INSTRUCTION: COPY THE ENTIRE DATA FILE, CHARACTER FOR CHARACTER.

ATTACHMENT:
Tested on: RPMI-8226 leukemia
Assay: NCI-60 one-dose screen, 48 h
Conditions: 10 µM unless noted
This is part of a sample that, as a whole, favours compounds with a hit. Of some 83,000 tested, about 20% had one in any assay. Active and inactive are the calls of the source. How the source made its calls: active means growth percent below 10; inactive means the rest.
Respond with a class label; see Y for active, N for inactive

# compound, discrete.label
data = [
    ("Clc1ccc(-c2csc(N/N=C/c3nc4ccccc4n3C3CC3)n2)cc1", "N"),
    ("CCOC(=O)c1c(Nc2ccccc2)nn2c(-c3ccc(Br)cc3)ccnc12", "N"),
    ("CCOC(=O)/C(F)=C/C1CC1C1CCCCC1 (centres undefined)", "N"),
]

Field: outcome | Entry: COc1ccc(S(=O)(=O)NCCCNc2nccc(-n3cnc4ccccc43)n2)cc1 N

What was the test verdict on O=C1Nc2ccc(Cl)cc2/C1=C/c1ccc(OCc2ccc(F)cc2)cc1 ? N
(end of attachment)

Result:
Tested on: RPMI-8226 leukemia
Assay: NCI-60 one-dose screen, 48 h
Conditions: 10 µM unless noted
This is part of a sample that, as a whole, favours compounds with a hit. Of some 83,000 tested, about 20% had one in any assay. Active and inactive are the calls of the source. How the source made its calls: active means growth percent below 10; inactive means the rest.
Respond with a class label; see Y for active, N for inactive

# compound, discrete.label
data = [
    ("Clc1ccc(-c2csc(N/N=C/c3nc4ccccc4n3C3CC3)n2)cc1", "N"),
    ("CCOC(=O)c1c(Nc2ccccc2)nn2c(-c3ccc(Br)cc3)ccnc12", "N"),
    ("CCOC(=O)/C(F)=C/C1CC1C1CCCCC1 (centres undefined)", "N"),
]

Field: outcome | Entry: COc1ccc(S(=O)(=O)NCCCNc2nccc(-n3cnc4ccccc43)n2)cc1 N

What was the test verdict on O=C1Nc2ccc(Cl)cc2/C1=C/c1ccc(OCc2ccc(F)cc2)cc1 ? N